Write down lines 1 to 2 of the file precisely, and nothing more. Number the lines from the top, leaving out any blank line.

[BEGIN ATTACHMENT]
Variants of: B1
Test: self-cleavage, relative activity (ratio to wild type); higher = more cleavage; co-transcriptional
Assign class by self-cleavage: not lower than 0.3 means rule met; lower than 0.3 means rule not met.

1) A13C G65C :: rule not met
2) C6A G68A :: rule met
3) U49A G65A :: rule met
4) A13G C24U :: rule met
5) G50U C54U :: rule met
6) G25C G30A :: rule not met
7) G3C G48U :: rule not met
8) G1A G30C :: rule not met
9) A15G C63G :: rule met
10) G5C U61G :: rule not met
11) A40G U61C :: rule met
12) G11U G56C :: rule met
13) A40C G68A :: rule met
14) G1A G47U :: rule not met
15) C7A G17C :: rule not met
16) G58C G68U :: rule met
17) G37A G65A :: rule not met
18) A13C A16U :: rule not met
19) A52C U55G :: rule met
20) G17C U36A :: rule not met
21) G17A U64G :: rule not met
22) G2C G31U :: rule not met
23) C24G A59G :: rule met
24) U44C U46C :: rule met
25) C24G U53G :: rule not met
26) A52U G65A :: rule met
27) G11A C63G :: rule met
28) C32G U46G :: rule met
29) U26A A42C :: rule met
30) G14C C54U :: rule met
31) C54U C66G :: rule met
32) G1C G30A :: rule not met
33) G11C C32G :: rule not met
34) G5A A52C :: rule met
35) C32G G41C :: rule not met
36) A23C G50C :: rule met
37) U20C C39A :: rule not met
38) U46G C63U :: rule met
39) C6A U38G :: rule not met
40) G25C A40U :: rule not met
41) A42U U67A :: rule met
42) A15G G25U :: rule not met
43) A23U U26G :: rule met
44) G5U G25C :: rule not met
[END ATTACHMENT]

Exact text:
Variants of: B1
Test: self-cleavage, relative activity (ratio to wild type); higher = more cleavage; co-transcriptional